Guest editorial: Parents have the right to control the upbringing of their children |

Guest editorial: Parents have the right to control the upbringing of their children

Allison Cook
Park City

Over the past several months, I have written several letters to The Park Record. In those letters I have supported the rights of other community members to express opinions with which I do and don’t agree. Some have called me bigoted, homophobic, transphobic, dangerous and a bad parent. Others have called me brave and heroic for supporting a dissenting viewpoint without anonymity. I chose to speak out because I am an American who believes individual freedoms, liberties and the First Amendment need to be protected at all costs.

It has been an enlightening experience. I have been contacted by several dozen fellow Parkites in recent months who have shared stories and concerns anonymously and asked me to “advocate” for them. Some are other LGBTQ families who oppose the Welcoming Schools program. One family’s story resonated and will perhaps enlighten others.

“Why are LGBTQ lumped into one alphabet soup acronym?” she pondered. Why, indeed? In many cases the concerns of the LGB community and the TQ community are at odds. LGB refers to sexual orientation while TQ generally involves gender identity. She expressed a sentiment echoed by many outspoken LGB activists. Andrew Sullivan, a gay man and LGB activist, writes about “fast-track” transitioning in Intelligencer: “The vast majority (studies range from 63 to 94 percent) of gender dysphoric kids turn out to be gay after puberty. So how can you tell which gender-dysphoric kid is gay and just needs to be left alone, and which one is trans and needs urgent treatment? Since the brain doesn’t fully develop until you’re 25, how do we ever truly know who’s really trans and who’s gay before then?”

Many parents of LGB children have been told their children are transgender, and the pressure to transition can be intense. “Do you want a happy son or a dead daughter?” is a common question posed to parents by “well-intentioned” educators and medical providers. How terrifying is that? As parents, we feel we know our kids better than those educators who have been directed by the HRC’s Welcoming Schools program to cut parents out of the gender identity equation and “support students on their gender journey even if they do not have affirming family.” The Supreme Court has found that parents have a fundamental right to control the upbringing and education of their children. Why would the school board implement and spend taxpayer dollars defending a program that is clearly in defiance of this ruling?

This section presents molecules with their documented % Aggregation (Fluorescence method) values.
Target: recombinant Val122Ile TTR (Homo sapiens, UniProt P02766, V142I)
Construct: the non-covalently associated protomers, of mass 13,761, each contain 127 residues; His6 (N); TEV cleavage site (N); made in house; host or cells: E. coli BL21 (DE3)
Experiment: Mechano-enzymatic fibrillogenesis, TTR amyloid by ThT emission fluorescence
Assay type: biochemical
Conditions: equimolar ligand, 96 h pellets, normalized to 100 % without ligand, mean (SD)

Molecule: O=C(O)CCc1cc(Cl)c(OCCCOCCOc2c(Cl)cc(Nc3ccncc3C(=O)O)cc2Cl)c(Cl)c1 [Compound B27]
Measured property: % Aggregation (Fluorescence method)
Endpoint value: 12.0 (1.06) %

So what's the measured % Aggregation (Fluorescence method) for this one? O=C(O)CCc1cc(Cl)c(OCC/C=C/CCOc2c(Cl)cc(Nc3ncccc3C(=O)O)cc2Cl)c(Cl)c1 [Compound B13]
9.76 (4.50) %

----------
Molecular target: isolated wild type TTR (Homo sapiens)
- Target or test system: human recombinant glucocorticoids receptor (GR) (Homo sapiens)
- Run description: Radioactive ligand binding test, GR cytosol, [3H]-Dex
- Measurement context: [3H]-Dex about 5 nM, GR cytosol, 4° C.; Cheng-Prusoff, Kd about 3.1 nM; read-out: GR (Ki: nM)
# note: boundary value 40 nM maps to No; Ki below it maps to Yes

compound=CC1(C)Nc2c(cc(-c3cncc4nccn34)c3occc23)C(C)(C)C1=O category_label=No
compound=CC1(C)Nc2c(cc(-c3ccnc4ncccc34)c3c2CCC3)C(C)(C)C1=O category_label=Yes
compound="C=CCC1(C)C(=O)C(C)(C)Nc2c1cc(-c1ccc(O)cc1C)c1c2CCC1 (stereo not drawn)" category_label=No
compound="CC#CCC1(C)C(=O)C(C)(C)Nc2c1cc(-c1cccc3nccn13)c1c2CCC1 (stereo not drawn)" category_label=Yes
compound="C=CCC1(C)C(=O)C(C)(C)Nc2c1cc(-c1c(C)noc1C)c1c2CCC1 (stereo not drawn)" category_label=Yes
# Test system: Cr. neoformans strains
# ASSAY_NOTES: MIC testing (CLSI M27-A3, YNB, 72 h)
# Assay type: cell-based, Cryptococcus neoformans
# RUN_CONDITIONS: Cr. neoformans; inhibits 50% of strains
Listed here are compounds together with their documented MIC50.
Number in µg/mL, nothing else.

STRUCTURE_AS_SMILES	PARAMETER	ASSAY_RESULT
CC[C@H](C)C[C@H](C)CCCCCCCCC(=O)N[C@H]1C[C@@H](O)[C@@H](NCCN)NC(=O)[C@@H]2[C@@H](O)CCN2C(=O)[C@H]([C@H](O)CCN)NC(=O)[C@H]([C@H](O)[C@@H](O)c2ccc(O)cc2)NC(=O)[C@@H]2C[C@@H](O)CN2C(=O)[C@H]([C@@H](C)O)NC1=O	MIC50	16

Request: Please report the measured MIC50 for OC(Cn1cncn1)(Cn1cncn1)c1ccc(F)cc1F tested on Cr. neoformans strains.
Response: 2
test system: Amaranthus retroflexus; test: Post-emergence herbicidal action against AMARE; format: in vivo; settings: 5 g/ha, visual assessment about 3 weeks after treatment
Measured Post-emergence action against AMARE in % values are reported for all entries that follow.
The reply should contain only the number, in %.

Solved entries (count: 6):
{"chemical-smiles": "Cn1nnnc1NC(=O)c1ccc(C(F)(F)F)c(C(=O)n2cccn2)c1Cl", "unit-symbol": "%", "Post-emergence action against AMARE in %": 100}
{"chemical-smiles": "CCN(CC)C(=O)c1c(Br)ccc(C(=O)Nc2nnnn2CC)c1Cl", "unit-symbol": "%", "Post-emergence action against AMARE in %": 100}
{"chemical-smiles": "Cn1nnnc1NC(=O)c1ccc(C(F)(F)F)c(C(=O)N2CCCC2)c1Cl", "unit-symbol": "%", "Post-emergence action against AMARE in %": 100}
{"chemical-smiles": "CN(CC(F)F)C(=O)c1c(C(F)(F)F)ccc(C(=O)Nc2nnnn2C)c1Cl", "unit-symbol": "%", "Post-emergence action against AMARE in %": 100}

In this mother’s case, her daughter suddenly came out as trans in her early teens. It turns out that 15% of the girls at her daughter’s school identified as trans or non-binary — many times higher than the national average! Because of its Welcoming Schools training, the school had been affirming her daughter’s new gender without the mother’s consent. She could not find a therapist in their home state to do anything but affirm her child. Finally, after consulting several therapists, one advised her “off the record” to move her child to a different state if that was an option. The family moved to their vacation home here full-time where her daughter received the care she needed and was removed from the “affirming” group of fellow students, teachers and health care professionals. Today her daughter is a well-adjusted woman in her mid-teens who happily identifies as a lesbian.

This mother, like others with similar experiences, are afraid to “come out” with their stories. They have seen people like me labeled as transphobic and dangerous. They are afraid they will be called bad parents and accused of child abuse. We wonder why families who have chosen to transition their children socially and/or medically and share their stories are heralded as brave while our stories are labeled as fear-mongering and transphobic.

“Why am I afraid to share my story publicly?” she asks. “Just read the paper.”


Why should anyone ever again vote for either of you?

A fundamental principle of representative government is that elected officials should reflect the will of the people who elected them or be prepared to explain to them why they are unwilling to support what it is the people want.

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